How to quit job and start own business

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Dr.OliviaSimpson,France,Researcher
Published Date:03-07-2017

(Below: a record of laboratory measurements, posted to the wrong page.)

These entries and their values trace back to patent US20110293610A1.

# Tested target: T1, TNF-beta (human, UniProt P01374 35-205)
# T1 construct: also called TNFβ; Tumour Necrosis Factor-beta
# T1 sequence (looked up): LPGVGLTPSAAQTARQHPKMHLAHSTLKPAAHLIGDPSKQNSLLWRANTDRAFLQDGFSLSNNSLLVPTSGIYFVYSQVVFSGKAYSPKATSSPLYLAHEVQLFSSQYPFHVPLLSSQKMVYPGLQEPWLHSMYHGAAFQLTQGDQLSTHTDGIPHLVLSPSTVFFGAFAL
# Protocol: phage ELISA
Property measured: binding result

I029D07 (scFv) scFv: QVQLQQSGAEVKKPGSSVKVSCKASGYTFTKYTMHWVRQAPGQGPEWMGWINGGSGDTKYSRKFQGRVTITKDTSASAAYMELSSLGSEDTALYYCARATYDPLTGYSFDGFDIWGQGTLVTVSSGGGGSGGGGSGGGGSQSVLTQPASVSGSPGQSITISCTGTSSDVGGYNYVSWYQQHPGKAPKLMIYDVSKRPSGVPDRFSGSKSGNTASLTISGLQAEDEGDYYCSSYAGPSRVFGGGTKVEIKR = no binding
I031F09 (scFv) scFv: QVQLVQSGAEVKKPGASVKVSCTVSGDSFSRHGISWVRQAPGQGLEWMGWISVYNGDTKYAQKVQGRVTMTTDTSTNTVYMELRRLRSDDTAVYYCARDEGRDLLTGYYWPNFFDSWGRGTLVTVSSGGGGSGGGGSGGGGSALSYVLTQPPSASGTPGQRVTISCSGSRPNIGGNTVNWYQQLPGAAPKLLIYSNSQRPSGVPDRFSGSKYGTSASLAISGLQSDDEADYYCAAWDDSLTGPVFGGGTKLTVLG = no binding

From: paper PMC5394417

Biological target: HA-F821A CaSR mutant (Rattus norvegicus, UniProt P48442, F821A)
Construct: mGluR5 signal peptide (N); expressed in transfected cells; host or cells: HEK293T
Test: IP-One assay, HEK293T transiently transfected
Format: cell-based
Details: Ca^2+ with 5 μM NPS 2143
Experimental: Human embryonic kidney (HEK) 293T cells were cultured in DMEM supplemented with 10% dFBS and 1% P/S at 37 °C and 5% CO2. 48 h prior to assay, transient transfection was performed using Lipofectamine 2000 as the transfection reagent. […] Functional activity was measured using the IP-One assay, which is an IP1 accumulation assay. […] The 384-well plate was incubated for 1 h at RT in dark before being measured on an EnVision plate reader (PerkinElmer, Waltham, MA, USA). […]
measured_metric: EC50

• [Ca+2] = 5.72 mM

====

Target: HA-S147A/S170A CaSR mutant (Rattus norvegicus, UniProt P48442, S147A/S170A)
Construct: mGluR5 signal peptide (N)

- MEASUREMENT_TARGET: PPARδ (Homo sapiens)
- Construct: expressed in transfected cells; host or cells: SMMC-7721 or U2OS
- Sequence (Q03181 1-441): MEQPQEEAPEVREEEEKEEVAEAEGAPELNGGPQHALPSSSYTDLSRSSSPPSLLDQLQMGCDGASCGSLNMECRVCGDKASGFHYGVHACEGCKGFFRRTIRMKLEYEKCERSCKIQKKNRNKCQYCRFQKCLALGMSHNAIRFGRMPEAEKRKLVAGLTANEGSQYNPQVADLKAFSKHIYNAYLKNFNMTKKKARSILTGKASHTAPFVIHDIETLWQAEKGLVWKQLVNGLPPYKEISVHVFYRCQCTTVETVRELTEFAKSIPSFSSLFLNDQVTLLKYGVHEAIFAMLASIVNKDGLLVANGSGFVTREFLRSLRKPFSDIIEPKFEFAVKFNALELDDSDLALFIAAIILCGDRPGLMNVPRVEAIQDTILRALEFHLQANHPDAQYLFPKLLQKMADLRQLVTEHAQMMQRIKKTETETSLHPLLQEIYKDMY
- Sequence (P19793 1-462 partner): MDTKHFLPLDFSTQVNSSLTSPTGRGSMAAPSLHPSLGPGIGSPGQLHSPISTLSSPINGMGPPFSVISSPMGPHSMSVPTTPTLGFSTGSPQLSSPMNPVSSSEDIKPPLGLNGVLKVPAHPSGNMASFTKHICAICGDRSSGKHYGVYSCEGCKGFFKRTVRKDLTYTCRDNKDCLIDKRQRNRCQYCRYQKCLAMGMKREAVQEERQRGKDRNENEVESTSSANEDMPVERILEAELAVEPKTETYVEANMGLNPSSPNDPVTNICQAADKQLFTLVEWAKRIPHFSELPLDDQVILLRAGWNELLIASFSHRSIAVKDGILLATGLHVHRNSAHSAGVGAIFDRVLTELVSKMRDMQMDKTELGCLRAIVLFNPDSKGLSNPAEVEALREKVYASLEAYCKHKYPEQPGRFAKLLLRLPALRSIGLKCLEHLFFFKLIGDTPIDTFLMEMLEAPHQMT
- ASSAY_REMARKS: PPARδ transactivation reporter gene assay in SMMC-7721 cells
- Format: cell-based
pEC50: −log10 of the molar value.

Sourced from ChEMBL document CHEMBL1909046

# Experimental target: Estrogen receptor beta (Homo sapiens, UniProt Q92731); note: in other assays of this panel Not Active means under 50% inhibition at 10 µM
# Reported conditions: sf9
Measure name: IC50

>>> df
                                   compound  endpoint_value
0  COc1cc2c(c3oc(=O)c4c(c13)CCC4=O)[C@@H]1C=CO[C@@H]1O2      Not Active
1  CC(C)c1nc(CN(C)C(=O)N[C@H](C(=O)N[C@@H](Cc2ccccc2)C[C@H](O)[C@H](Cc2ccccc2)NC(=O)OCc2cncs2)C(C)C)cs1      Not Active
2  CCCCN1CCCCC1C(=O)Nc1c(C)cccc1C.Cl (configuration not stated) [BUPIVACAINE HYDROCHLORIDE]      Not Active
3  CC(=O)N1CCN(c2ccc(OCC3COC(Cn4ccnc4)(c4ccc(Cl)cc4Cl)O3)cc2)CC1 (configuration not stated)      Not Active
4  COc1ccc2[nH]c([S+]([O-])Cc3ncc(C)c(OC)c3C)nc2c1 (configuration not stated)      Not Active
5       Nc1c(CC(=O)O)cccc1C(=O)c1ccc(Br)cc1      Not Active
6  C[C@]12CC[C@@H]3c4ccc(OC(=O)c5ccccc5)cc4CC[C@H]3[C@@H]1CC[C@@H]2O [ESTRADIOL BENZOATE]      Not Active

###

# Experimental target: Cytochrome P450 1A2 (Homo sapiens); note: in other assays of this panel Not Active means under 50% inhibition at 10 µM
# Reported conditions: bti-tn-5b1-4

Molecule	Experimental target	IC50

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Table of Contents 2 INTRODUCTION I I 3-14 SECTION 1: READY TO START? I I 3 myths and realities of entrepreneurship The truth about business ownership 4 do you have what it takes? Assessing your skills and experience 5 know your options: different types of businesses A closer look at various ways of starting a business 8 components of business ownership Understanding the many roles you’ll play as a business owner 9 making it legal The nuts and bolts of launching a new business 12 business plan basics Why you need a business plan 15-30 SECTION 2: GREAT IDEA I I 15 getting your business idea Steps to develop and fine-tune your business concept 20 doing market research Steps to identify your target audience and learn how they buy 23 doing competitive research How to know what your competitors are up to 27 pricing your product or service Learning to properly price your product or service for business success 31-39 SECTION 3: MARKETING YOUR BUSINESS I I 31 branding your business Steps to creating your brand 35 developing your marketing plan Crafting a plan to communicate your marketing message 38 marketing your business with social media What you need to know to use social media effectively 40-57 SECTION 4: FINANCIAL MATTERS I I 40 financial planning: why you need it How to forecast your sales, costs, profits and assets 45 understanding and using financial statements Three primary financial statements you need to know about 53 finding financing for your business How and where to start your search for capital 59-60 SECTION 5: THE GO OR NO-GO DECISION I I 59 go or no-go? Making the big decision about your business idea Copyright 2011 The SCORE Foundation 1 simple steps for starting your business IIntroduction EDITORIAL TEAM I DREAM BIG vice president of education: K. Jai Hokimi Do you dream about starting director, marketing and Communications: Bridget Weston Pollack project managers: Candice Stennett & Heather Hendy a business? You’re not VOLUNTEER CONTRIBUTORS: austin SCORE James Binnabose, Richard Jozwiakowski, Carleton Smith alone—millions of baton rouge area SCORE Harold Allison Sr. bergen county SCORE Peter Loder, John Sanchez Americans share that dream. chester county SCORE James Schoonover colorado springs SCORE Ric Denton, Jerry Musselman, Gerald Smith And yet, not everyone has dayton SCORE Arnold Sandness fairfield county SCORE Michael Allocca, Lesley Apt, Elliot Baritz, Preston the courage to get started. Carnes, Jr., Patricia Duncan, Thomas Greenbaum, Ruth Kelley, France LaFlamme, Patricia Muncy, Jonathan  Naiman, Becca  Nell, E. Michael But if you’re reading this, O’Malley, Rebecca Ryan, Norman Sylvester, Diane Winston ft. lauderdale SCORE Carlos Ayala, Tapan Chakrabarty, Arthur Donovan, you have already taken the Michael Greenberg, Jack Hardy, Edward Joffee, Tom Petersen, Kendrick Pierre, Eric Thompson, Neil Tortorella first steps toward turning greater bridgeport SCORE Michael Conway greater cincinnati SCORE Richard Johnston, Thomas Moon your dream into reality. greater phoenix SCORE Mary Ann Weiss, Andrew Beran, Neil Feola houston SCORE Donald Doggett, George Holland, William Krause, Oliver Mann, Raj Mashruwala, Bob Meisel, Irwin Miller, Al Reed, Dolores Zamora Too many criticize dreamers like you proclaiming, lancaster SCORE Louis Davenport, Gerard Glenn “Dreamers only dream, doers do.” But that’s louisville SCORE Joseph Hatfield wrong. You can’t become a doer without first manasota SCORE Douglas Barber, Gregory Hoffmann, Tom Latimer, Joseph having been a dreamer. Pfeiffer, Jeanette Watling Mills minneapolis SCORE Bruce Becker, Mort Harris, Edward Hennen, Loren Herbst, Dreams are the stuff entrepreneurs are made of. Marshall Jones, Randi Luoto, Thomas Schaefer, Daniel Shidla, William Wise Think about Steve Jobs, Bill Gates, Richard Branson, monmouth SCORE R. Michael Sullivan, Robert Sullivan Oprah Winfrey, Sam Walton, Walt Disney, Mary Kay Ash. What do they have in common? They all northern nevada SCORE Judy Haar started with nothing but a dream, and built princeton SCORE Marc Binder, William S. Litchman, Leon Petelle, Saleem Sufi multimillion-dollar businesses. san antonio SCORE Carter Crews san diego SCORE Jack Philbin Obviously, dreaming alone isn’t enough. You have to santa cruz county SCORE David Harken do your homework, create a plan and take action. SCORE naples George Ahearn, Robert Anderson, Joseph Binder, Becky You will have good days and bad ones. But don’t get Bokrand, Frank Friend, Jeri Glueck, Chick Heithaus, Vincent Izzi, Carol discouraged. As Walt Disney said, “If you can dream Marlow, James Underwood, Karl Williams it, you can do it. Always remember this whole thing SCORE santa fe & northern new mexico Nancy Geddes, William Moffett, was started by a dream and a mouse.” Richard Stranger southern arizona SCORE Charles Higgins Simple Steps for Starting Your Business is more than st. paul SCORE Gregory Boettner just a guide to business ownership. It’s really a treasure valley SCORE C. Norman Beckert, Jeffrey Weeks blueprint for helping make your dreams come true. williamsburg SCORE Alan Wonsowski design & layout Mark Kozak editorial services GrowBiz Media SCOREMentors inquiries: educationscore.org All images are used under license from Shutterstock.com http://www.shutterstock.com/licensing.mhtml 2 I simple steps for starting your business% 67% section 1: Ready to Start? Myths and Realities of Entrepreneurship Do you really know what it means to be an entrepreneur? Here are some common myths about business ownership. A good idea is a myth: As an entrepreneur, you won’t have to reality: Entrepreneurs do get to subtract great start, but it work so hard or put in such long hours. business expenses from their gross income— takes hard work, reality: On average, entrepreneurs work far longer but they still have to pay taxes on their hours than employees do—but you’ll likely enjoy it net income. research, planning more because you’re building something of your own. myth: As a business owner, you won’t and successful myth: My product/service is unique and there is have a boss. implementation no competition. reality: You don’t have a boss—you have reality: There is always competition. It may be in a many: Your clients and customers. strategies to turn different form or delivered in a different manner, but it exists and you need to recognize and deal myth: Business owners get to do what they your idea into a with it. want to do. business. reality: Sure, you’ll do some of what you myth: Business owners can deduct everything, enjoy—but some of your time will be spent on so you won’t have to pay taxes. tasks you find difficult or boring. reality: business success I One big myth is that the majority of startup businesses fail. In fact, according to data from the SBA, 67 percent of new businesses are 33% successful after 67% four years; only 33 percent fail. FAILED SUCCESSFUL simple steps for starting your business I 3 33% 67%section 1: Ready to Start? Do You Have What It Takes? Lots of people have good business ideas—but not all of them have the characteristics needed to make their businesses succeed. Successful entrepreneurs have the qualities listed below in common. Some of these factors are inborn traits, others can be learned, and still others are external and harder to control. The more of these factors you have on your side, the greater your chances of success. Entrepreneurial qualities DO YOU HAVE THE FINANCIAL RESOURCES? Personal traits aren’t the only factor in business suc- Education or work experience in your cess. Starting a business costs money. To assess how chosen industry realistic startup is for you, begin by considering Strong work ethic your personal budget. Add up: Effective time management skills Your total monthly cost of living Ability to multitask Areas where you can cut back Management skills Outstanding debt Willing to ask for help and advice Amount in savings from others Amount needed to cover 6 to 18 months of Self-motivated Lots of people expenses (the average time before a new Resourceful business makes a profit). have good Responsible Also add up your startup costs, including: business ideas— Organized Tools or equipment but not all of Persistent Leasehold improvements Decisive them have the Licenses and permits Good health characteristics Professional fees A supportive family Initial inventory needed to make Working capital reserve fund their businesses Inadequate capital is a key reason busi- succeed. nesses fail. We’ll discuss how to estimate your startup costs and ways to obtain the capital you need in more detail in Sec- tion 4. 4 I simple steps for starting your businesssection 1: Ready to Start? Know Your Options: Different Types of Businesses Starting a new business from scratch is what most people think of when they consider becoming entrepreneurs. But this isn’t the only way to get into business for yourself. Here’s a closer look at various ways of starting a business. 1 starting a new business I I advantages disadvantages You’re not hampered by the previous image or You have no existing customer base to build on. equipment of an existing business. You’re taking a bigger risk than if you were buying an You can choose your own location, name and logo, and existing business. build your own business relationships. Because your business has no track record, it will be You can explore new markets and directions. harder to find financing. 2 buying an existing business I I advantages disadvantages You gain an established customer base, location and Hidden problems with the business could come back to supplier relationships. haunt you—such as debts, liens or misrepresentations about profitability. The business is a known entity with a proven formula and name recognition. The business has a reputation, but is it always a good one? You can review the business’s records before buying to make sure it’s profitable. The business’s inventory could be obsolete; its assets and/or goodwill could be inflated. Since the business has a track record, it may be easier to obtain financing. Employees may be loyal to the former owner, causing management issues. There’s no guarantee the business’s success will continue under your ownership. simple steps for starting your business I 5section 1: Ready to Start? Know Your Options: Different Types of Businesses 3 buying a franchise I I advantages disadvantages As a franchisee you become part of a system with a You don’t have as much freedom as an independent well-known image and proven products or services. business owner. You have the marketing and sales power of the You must pay ongoing royalties and other fees. franchisor behind you. You must sign a binding contract that limits your You get training and guidance from the franchisor. ability to exit the business. You’re part of a network and can turn to other The franchisor’s problems—whether financial, image or franchisees for help. otherwise—are your problems, too. 4 home-based business I I advantages disadvantages Working from home is convenient. Zoning or deed restrictions may prohibit home-based businesses. You save money on commuting, dry cleaning, lunches out and other daily expenses. Working from home can be isolating and lonely. You have a flexible schedule and can work when As a home-based business, you will have more you want. difficulty finding financing. You could gain tax advantages since you could deduct Distractions from family or neighbors may make it the portion of your home used for business. hard to work. Home-based businesses are often subject to IRS scrutiny. 6 I simple steps for starting your businesssection 1: Ready to Start? Know Your Options: Different Types of Businesses 5 nonprofit organization I I advantages disadvantages A nonprofit may qualify for government or foundation A nonprofit must focus on educational or charitable grants. purposes and cannot profit those who created the organization. Nonprofit status offers protection from liability for directors and employees of the business. All profits remain within the organization. You can pay salaries to employees and consulting fees You must apply and qualify for 501c3 status or sales tax to contractors. exemption. 6 online business I I advantages disadvantages Startup costs are lower than with a brick-and-mortar Low conversion rates—on average, only 2 percent of business. visitors to an e-commerce site make purchases. You can do business with customers all over the Low barriers to entry for an online business mean there country—or world. is more competition. Customers appreciate the convenience of accessing Visitors have high expectations for online businesses your business 24/7. and less tolerance for problems. You have the flexibility to do business from anywhere, Being unable to touch merchandise can make anytime. customers less likely to buy. simple steps for starting your business I 7section 1: Ready to Start? Components of Business Ownership If you are currently an employee, you’re probably responsible for one area of business—say, sales or accounting. As an entrepreneur, however, you’ll wear many hats and be responsible for making sure all the components of your business run smoothly. NOT ONLY ARE YOU THE CEO OR PRESIDENT, BUT YOU’LL ALSO BE IN CHARGE OF: administration – answering phones, handling paperwork, office management and insurance issues accounting – bookkeeping, taxes, payables and receivables human resources – hiring, firing and managing employees marketing – creating and promoting your company’s image via advertising, PR and more sales – prospecting for new leads, cold calling, making sales presentations and closing customer service – taking orders, handling Even if you were complaints, building relationships skilled in all these production and fulfillment – manufacturing your product or arranging to have it made; shipping and roles, you wouldn’t warehousing have time to information technology – choosing, purchasing handle all of and troubleshooting technology them. Which are physical plant – selecting your location, negotiating leases, maintaining site most important to your business? Which will you THINK ABOUT THE AREAS ABOVE AND CONSIDER: focus on and Do you have weaknesses in any of these areas? which will you Can you take a course to improve your skills in the delegate? In what areas where you’re weak? order of priority? If there are duties that don’t fit your skills, can you hire employees, take on a partner or outsource these tasks? Even if you were skilled in all these roles, you wouldn’t have time to handle all of them. Which are most important to your business? Which will you focus on and which will you delegate? In what order of priority? 8 I simple steps for starting your businesssection 1: Ready to Start? Making It Legal When it comes to the nuts and bolts of launching your new business, there are three primary considerations: Choosing a legal business structure Understanding government rules and regulations affecting your business % Buying business insurance CHOOSING A LEGAL BUSINESS STRUCTURE You have several options for the legal structure of your business. A written agreement reviewed by an attorney is essential. Here’s an overview: " sole proprietorship: In this form of doing business, one person (you) owns and operates the business. On the plus side, your business earnings are taxed just once, and you alone are in charge of all business decisions. On the downside, sole proprietors are personally liable for any claims against their businesses, and often have more trouble getting financing. Many businesses start out as sole proprietorships, then switch to more complex structures. " partnership: In a general partnership, both partners manage the business and are responsible for its debts. In a limited partnership, certain (limited) partners are investors but do not manage the business. One advantage of partnerships: The partnership doesn’t pay tax; partners report profits or losses on their personal tax returns. The disadvantage: Partners are personally liable for any debts of the business. " “C” corporation (conventional): Incorporating protects you from liability for the company’s debts or claims against it. A corporation can sell stock, enabling you to raise money. However, corporations are strictly regulated and are taxed twice—the corporation pays income tax, and shareholders pay taxes on any dividends. simple steps for starting your business I 9 Learn more about government regulations at these websites: Department of Labor: WWW.DOL.GOV IRS: WWW.IRS.GOV SCORE: WWW.SCORE.ORGsection 1: Ready to Start? Making It Legal " “S” corporation (subchapter): An S corporation protects owners against liability and provides more tax benefits than a corporation. The corporation doesn’t pay federal income taxes; profits and losses are reported on shareholders’ individual tax returns. But complying with regulations can be costly and time-consuming, and you’re limited to a set amount of shareholders, which may be restrictive if you’re seeking to raise lots of capital. As a startup " limited liability company (LLC): An entrepreneur, you’ll LLC offers liability protection like a corporation, but without double taxation need these key because earnings and losses are reported on the owners’ personal taxes. There is no limit players on your team: on the number of members. Owners or • BANKER members in a multiple-member LLC should have a written membership agreement reviewed by • LAWYER an attorney. • ACCOUNTANT Always discuss your legal options with your • INSURANCE AGENT attorney and accountant before making a decision. SCORE mentors are also available to help you • BUSINESS MENTOR understand your options. Find them by asking friends, relatives and GOVERNMENT REGULATIONS AND YOUR BUSINESS colleagues for To keep your new business on the right side of the law, understand the government regulations recommendations— you must comply with. then checking out business registration, licenses and references. zoning approval: All businesses need to be registered either in the state where they will be Find a mentor at doing business (LLCs and corporations) or SCORE (www.score.org) their county of residence (sole proprietors). Wherever registered, the company needs a physical address (not a P.O. Box). Registration fees are usually under 200; there are also annual fees, which vary. Companies can be registered in one state as a “domestic” company and in other states as a “foreign” company. Depending upon the nature of the business, some companies also need to obtain state, county and/or municipal licenses. Contact your city and county for more information, and discuss your legal options with your attorney. 10 I simple steps for starting your businesssection 1: Ready to Start? Making It Legal labor and immigration laws: If you hire employees, you need to comply with state and federal labor laws regulating work hours, breaks, safety and many other factors. There are also laws governing the hiring of immigrants. IRS and social security withholding and payments: Even if the only person you pay is yourself, you are considered an “employer.” You must follow Internal Revenue Service (IRS), state and local guidelines for mandatory withholdings (taxes, Social Security, etc.), and either use a payroll service or set up bank accounts to deposit those funds. INSURING YOUR BUSINESS It may not be the first thing you think about when starting a business, but if you don’t purchase proper insurance, all your hard work could disappear in the blink of an eye. Consult an insurance broker to determine what types of insurance you need. These may include: property: Covers fire and other loss to buildings, building contents, inventory and home-based businesses. Add-ons such as business interruption insurance can expand this coverage. liability: Covers bodily injury and property damage to others caused by accidents on your property, such as if a customer slips and falls at your place of business. motor vehicle: Covers bodily injury and property damage resulting from the business use of your motor vehicles, such as if an employee drives a company van to make deliveries. umbrella liability: Provides additional liability insurance above the limits in your basic automobile and general liability policies. worker’s compensation: Covers injuries, death and loss of wages to workers injured on the job, including the owner, and protects you against employee lawsuits for damages. health: If you rely on your current job to receive health insurance, you’ll need to look into private health insurance options before starting your business. life: Many business partners buy “key man” life insurance on the partners in the business. If one owner dies, the proceeds enable the surviving partners to buy his or her share from the heirs. simple steps for starting your business I 11 It may not be the first thing you think about when starting a business, but if you don’t purchase proper insurance, all your hard work could disappear in the blink of an eye. section 1: Ready to Start? Business Plan Basics Why do you need a business plan? Some entrepreneurs think a business plan is only used to get financing. In reality, there are many more uses for a business plan. A well-written business plan: " Gives you an objective view of your business idea so you can enhance its strengths and shore up its weaknesses " Communicates your ideas to the rest of the team " Becomes the foundation for future planning as your business grows WHAT’S IN A BUSINESS PLAN? THE BASICS ARE SIMPLE: " Table of Contents " Executive Summary " Section One: The Business " Section Two: Financial Forecasts " Section Three: Supporting Data Let’s take a closer look at each section of a business plan. EXECUTIVE SUMMARY: The executive summary is an overview of the business plan. It briefly explains the com- pany’s inception, the business idea, the man- agement experience of the executive team and how the company plans to achieve success. It contains: " A brief description of the business " Whether you will seek a loan or investors " How much money you need " How the money will be used " When loans will be repaid " Revenue model and return on investment 12 I simple steps for starting your business The executive summary is an overview of the business plan. It briefly explains the company’s inception, the business idea, the management experience of the executive team and how the company plans to achieve success.section 1: Ready to Start? Business Plan Basics Although the executive summary is the first part of the business plan—and, often, the only part potential investors read—you should write it last, after you have thought through all the other elements of your plan. SECTION ONE: THE BUSINESS This part of your plan explains what your business does and how it will operate. Include: " A description of the business " A description of the product or service " An assessment of the market need for what you’re selling " Your location and why you selected it " An assessment of the competition and how you will beat them " A description of key management and personnel, their experience and backgrounds " How you will use new funds (if you’re seeking financing) SECTION TWO: FINANCIAL FORECASTS SECTION THREE: SUPPORTING DATA This section is a detailed plan of where the money In this section, you show that you’ve done to start your business will come from, how it will your due diligence by providing backup be spent and projected growth. It includes: for the information you provided elsewhere. Prove what the facts are and " A capital equipment list where you got your data. " Projected income and expenses " Assets, liabilities and equity " Sources and uses of funds (cash flow) " A break-even calculation Write a vision statement for your business. It should contain: the overall purpose of your business: What are you trying to achieve? Why are you in business? what your business does: Describe the products and services it provides. % what’s important to your business: What are the values your business lives by? Start now to think about your business plan. Turn the page to create your vision statement for your business. simple steps for starting your business I 13 Although the executive summary is the first part of the business plan— and, often, the only part potential investors read—you should write it last, after you have thought through all the other elements of your plan.section 1: Ready to Start? Vision Statement: Worksheet the purpose of my business is: I the business will provide the following products and/or services: I the things that are important and the values my business will live by include: I Get help from SCORE mentors. Visit www.score.org to find a mentor near you or get advice online. 14 I simple steps for starting your businesssection 2: Great Idea Getting Your Business Idea You’re reading this book because you have an idea for a business. Maybe you have ideas for more than one business Or maybe you just know that you want to start a business, but don’t have a concrete concept in mind. Use the steps below to develop or fine-tune your business concept. A good business STEP 1: idea fills a need Define a Market Need that exists in the A good business idea fills a need that exists in the market. You may market. You may have come up with your business idea because you, your friends or your family saw a have come up need for a product or service you couldn’t find. Maybe the product or service exists, but you think with your business you can do it better. Here are some questions to ask: idea because you, your friends What need does my product or service fill? What problem does it solve? or your family saw What are the features and benefits of my a need for a product or service? (“Features” are the product or service components of your product. For instance, a bicycle’s features might include a high-tech you couldn’t find. braking system and puncture-proof tires. The “benefits” of those features are safety and a smoother ride.) What is my competitive advantage? (How is your idea different from, or better than, the competition?) What is my business model? (How will you produce, deliver and market the product or service, and how will you make money?) 15 simple steps for starting your business Isection 2: Great Idea Getting Your Business Idea STEP 2: Examine Your Personal Background If you don’t yet have a firm business idea in mind, assessing your life and work experience can help you come up with one. If you do have a business idea, review your past experience to see how well it supports your concept. CONSIDER: how do my skills and experience fit with my idea? Suppose you want to open a Get input on your bakery. If you have worked in business idea by food service or retailing, those skills will help you in running your new business. If you giving a SCORE haven’t, you may need to learn more about these industries and gain experience before you move forward. Mentor, friend or family member an how risk-tolerant am I? How does my experience “elevator pitch” (two affect my startup risk? Past experience can minimize minutes or less) the risk of starting a business. explaining your Many people dream of opening restaurants, but this industry has business concept. a high failure rate. If you have no restaurant experience, your risk Have them ask you will be even greater. Taking into questions and offer account your experience and the potential risk of your startup, honest feedback. assess how comfortable you feel with moving forward. Hearing what someone else thinks how can I modify my idea to fit my experience? of your idea will help If your idea seems too risky given your experience, consider an you clarify your alternative. Using the example ideas. above, for instance, a person with no restaurant experience might consider a lower-risk business such as catering or a cupcake shop. do i h ave the passion to sell this idea to others? You need to be able to convince customers, investors and potential partners that your business idea is worthwhile. 16 I simple steps for starting your businessDisc Discour ouraging aging R Rapid Decline apid Decline Rap pi id d G Gr ro ow wt th h h Sl Slow Decline ow Decline section 2: Great Idea Getting Your Business Idea STEP 3: Research Your Industry Another way to fine-tune your business idea is by researching the industry you want to enter. You’ll want to know: " growth trends: How fast can a business in this industry Another way to fine- expect to grow? tune your business " profitability: What kind of profit can you expect to make? What are average margins in the industry? idea is by researching " trends: What current and future trends (demographic, economic, global) are affecting the industry? the industry you want " life cycle: The chart below illustrates the concept of life to enter. cycle. Ideally, you want to choose an industry that’s either at an early stage in its life cycle or in the reinvention stage. Choosing an industry in the mature or declining stages makes it harder to compete. Maturity Startup SOURCES OF INDUSTRY DATA I Use these tools to research your industry: The North American Industry Classification System (NAICS) is the standard system federal agencies use to classify businesses. Search it online or go to www.census.gov/eos/www/naics/ to find your industry description. Trade associations also have valuable industry information. Search for associations online or consult the National Trade and Professional Associations (NTPA) Directory, available at libraries or online at www.associationexecs.com. Risk Management Association (RMA) Annual Statement Studies, available at libraries or online at www.rmahq.org, provide benchmark financial ratios for businesses in over 370 industries. 17 simple steps for starting your business I R Rein einv ve en ntion tion Enc Encour ouraging agingsection 2: Great Idea Getting Your Business Idea STEP 4: Consider Your Target Market Who will your business serve? You can’t be all things to all people. To create a winning concept, you need to narrow your market focus. Ask yourself these questions: Who will your business " channel position: Where in the sales chain serve? will your customers fall? In other words, are you You can’t be all selling to retailers, wholesalers, consumers or other businesses? things to all people. " number: How big is your potential market? To create a winning " income level/ability to pay: Are your concept, you need to customers upscale or bargain hunters? narrow your " demographics: What are the demographic market focus. characteristics of your market (location, company size, sex, age, marital status and education level)? " lifestyle: Are your target customers urban or rural? How do they spend their work, leisure and personal time? " habits: What are the spending habits of your target market? Where do they shop and how do they buy? On page 20, we’ll discuss researching your target market in more detail. AND DON’T FORGET... I Other key factors to think about when assessing a business idea include: competition: How many competitors are there? How big are they? What product or service features and benefits do they offer? suppliers: What kinds of suppliers will you need? Are sources of supply readily available? How reliable are they? business risk: Is the product or service you’re considering a short-lived fad, or does it have long-term potential? Are there legal or environmental factors that could threaten your business, such as pending legislation that might restrict your operations? Complete the Business Concept Outline Worksheet on the next page. 18 I simple steps for starting your businesssection 2: Great Idea Business Concept Outline: Worksheet BUSINESS IDEA I Describe your product or service idea, including features, benefits and business model. PERSONAL BACKGROUND I What aspects of your skills and work experience will translate to your business? INDUSTRY PROFILE I Note key facts about the industry you are entering, including growth trends, profitability and life cycle. TARGET MARKETS I Describe who will purchase your product or service, including the market size and their demographics, lifestyle and buying habits. OTHER KEY FACTORS I Describe any other factors that could affect your business. Get help from SCORE mentors. Visit www.score.org to find a mentor near you or get advice online. 19 simple steps for starting your business I